Raoul Wallenberg was a Swedish businessman, diplomat and humanitarian. He is widely celebrated for his successful efforts to rescue thousands of Jews in Nazi-occupied Hungary from the Holocaust, during the later stages of World War II...

, Folke Bernadotte
Folke Bernadotte
Folke Bernadotte, Count of Wisborg was a Swedish diplomat and nobleman noted for his negotiation of the release of about 31,000 prisoners from German concentration camps during World War II, including 450 Danish Jews from Theresienstadt released on 14 April 1945...

, Dag Hammarskjöld
Dag Hammarskjöld
Dag Hjalmar Agne Carl Hammarskjöld was a Swedish diplomat, economist, and author. An early Secretary-General of the United Nations, he served from April 1953 until his death in a plane crash in September 1961. He is the only person to have been awarded a posthumous Nobel Peace Prize. Hammarskjöld...

, Olof Palme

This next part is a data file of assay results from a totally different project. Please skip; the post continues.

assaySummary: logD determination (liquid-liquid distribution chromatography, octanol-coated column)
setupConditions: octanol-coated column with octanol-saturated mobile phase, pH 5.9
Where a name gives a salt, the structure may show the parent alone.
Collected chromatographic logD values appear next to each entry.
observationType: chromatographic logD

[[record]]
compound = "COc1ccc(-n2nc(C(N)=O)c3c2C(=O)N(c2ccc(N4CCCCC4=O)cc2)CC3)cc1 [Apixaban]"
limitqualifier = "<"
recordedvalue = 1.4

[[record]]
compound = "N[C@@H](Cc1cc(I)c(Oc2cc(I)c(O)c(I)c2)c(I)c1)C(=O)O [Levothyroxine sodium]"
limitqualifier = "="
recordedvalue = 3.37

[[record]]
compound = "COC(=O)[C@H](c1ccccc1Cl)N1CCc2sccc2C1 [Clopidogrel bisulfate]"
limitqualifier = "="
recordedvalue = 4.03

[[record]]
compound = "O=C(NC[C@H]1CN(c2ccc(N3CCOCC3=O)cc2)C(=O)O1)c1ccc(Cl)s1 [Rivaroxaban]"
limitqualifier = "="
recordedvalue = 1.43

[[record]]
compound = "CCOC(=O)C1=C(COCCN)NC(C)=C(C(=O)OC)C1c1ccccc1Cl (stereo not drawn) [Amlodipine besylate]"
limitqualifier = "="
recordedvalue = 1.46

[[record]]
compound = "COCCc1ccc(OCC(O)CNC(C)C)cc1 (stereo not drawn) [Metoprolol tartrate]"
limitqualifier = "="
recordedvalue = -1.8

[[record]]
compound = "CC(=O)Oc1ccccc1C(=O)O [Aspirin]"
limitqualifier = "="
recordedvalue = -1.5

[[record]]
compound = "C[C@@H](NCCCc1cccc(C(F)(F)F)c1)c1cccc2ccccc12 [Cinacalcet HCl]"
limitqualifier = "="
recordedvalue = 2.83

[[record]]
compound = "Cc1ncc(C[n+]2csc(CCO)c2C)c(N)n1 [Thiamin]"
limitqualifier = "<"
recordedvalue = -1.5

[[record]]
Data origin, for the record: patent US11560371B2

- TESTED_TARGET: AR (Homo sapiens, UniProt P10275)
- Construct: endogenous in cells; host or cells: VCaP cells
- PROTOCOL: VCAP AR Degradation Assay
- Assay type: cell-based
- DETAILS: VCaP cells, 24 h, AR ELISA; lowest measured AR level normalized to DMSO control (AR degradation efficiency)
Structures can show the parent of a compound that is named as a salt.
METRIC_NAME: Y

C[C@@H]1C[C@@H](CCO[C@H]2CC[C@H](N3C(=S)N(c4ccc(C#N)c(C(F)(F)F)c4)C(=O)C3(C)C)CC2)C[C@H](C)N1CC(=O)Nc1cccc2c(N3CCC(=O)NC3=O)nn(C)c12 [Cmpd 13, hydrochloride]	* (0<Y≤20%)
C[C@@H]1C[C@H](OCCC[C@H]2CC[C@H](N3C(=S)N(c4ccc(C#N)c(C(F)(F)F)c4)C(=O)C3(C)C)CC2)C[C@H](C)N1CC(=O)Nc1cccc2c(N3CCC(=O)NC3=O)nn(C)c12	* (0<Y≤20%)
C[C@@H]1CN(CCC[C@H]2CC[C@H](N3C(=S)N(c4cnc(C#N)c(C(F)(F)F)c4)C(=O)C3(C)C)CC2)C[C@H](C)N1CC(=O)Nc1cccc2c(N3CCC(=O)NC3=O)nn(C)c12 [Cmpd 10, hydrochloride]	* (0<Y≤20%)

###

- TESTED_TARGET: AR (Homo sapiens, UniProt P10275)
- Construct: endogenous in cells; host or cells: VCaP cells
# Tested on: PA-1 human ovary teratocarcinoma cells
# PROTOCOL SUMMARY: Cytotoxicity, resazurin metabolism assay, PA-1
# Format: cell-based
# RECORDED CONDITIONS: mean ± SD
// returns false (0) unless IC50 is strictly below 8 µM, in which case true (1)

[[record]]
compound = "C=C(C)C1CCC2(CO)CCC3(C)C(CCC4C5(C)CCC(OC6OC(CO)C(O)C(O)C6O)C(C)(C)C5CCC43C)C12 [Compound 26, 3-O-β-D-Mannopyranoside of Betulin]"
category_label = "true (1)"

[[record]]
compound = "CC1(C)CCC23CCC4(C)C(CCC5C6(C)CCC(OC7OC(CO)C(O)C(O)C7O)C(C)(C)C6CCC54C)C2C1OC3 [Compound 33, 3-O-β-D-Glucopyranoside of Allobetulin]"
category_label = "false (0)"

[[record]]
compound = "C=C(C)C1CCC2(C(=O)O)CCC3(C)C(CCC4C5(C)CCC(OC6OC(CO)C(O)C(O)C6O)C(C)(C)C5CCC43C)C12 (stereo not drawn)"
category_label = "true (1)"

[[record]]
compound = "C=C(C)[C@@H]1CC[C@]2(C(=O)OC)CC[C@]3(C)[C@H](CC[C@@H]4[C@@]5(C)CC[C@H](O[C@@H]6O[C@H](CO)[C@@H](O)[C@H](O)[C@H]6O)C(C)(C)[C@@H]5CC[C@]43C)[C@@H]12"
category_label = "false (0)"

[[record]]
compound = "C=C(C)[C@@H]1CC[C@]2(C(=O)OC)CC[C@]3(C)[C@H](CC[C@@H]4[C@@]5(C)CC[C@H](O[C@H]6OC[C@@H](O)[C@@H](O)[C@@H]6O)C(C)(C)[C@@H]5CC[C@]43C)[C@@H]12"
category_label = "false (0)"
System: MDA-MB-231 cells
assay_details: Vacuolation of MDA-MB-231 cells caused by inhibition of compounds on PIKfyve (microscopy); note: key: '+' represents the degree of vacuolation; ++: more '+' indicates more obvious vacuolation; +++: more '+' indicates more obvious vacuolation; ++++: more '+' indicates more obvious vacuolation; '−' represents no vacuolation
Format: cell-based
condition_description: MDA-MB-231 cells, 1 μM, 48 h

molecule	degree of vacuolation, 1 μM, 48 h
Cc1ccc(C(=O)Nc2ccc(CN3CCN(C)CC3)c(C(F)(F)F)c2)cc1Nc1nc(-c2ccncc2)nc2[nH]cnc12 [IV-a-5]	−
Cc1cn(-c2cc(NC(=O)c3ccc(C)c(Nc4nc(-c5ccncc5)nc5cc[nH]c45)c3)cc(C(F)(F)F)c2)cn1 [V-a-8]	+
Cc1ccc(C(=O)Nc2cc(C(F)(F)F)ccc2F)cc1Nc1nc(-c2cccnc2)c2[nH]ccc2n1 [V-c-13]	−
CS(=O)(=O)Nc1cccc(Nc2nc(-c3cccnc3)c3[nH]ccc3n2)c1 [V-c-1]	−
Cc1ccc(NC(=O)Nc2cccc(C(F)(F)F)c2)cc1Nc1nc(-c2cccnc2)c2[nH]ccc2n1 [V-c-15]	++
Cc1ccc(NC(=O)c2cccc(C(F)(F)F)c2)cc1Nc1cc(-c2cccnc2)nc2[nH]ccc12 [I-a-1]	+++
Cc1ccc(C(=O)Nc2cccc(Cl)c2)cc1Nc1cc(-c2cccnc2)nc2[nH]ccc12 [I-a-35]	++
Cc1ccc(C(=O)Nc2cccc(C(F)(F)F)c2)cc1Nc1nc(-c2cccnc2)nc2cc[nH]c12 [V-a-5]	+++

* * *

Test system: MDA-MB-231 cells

Olof Palme
Sven Olof Joachim Palme was a Swedish politician. A long-time protegé of Prime Minister Tage Erlander, Palme led the Swedish Social Democratic Party from 1969 to his assassination, and was a two-term Prime Minister of Sweden, heading a Privy Council Government from 1969 to 1976 and a cabinet...

, Carl Bildt
Carl Bildt
, Honorary KCMG is a Swedish politician, diplomat and nobleman. Formerly Prime Minister of Sweden from 1991 to 1994 and leader of the liberal conservative Moderate Party from 1986 to 1999, Bildt has served as Swedish Minister for Foreign Affairs since 6 October 2006...

, Hans Blix
Hans Blix
is a Swedish diplomat and politician for the Liberal People's Party. He was Swedish Minister for Foreign Affairs . Blix was also the head of the United Nations Monitoring, Verification and Inspection Commission from March 2000 to June 2003, when he was succeeded by Dimitris Perrikos...

, and Anna Lindh
Anna Lindh
Ylva Anna Maria Lindh was a Swedish Social Democratic politician, Chairman of the Social Democratic Youth League 1984-1990, Member of Parliament 1982-1985 and 1998-2003...

.

According to a survey investigation by the sociologist Jenny Hansson, Swedish national parliamentarians have an average work week of 66 hours, including side responsibilities. Hansson's investigation further reports that the average Swedish national parliamentarian sleeps 6.5 hours per night.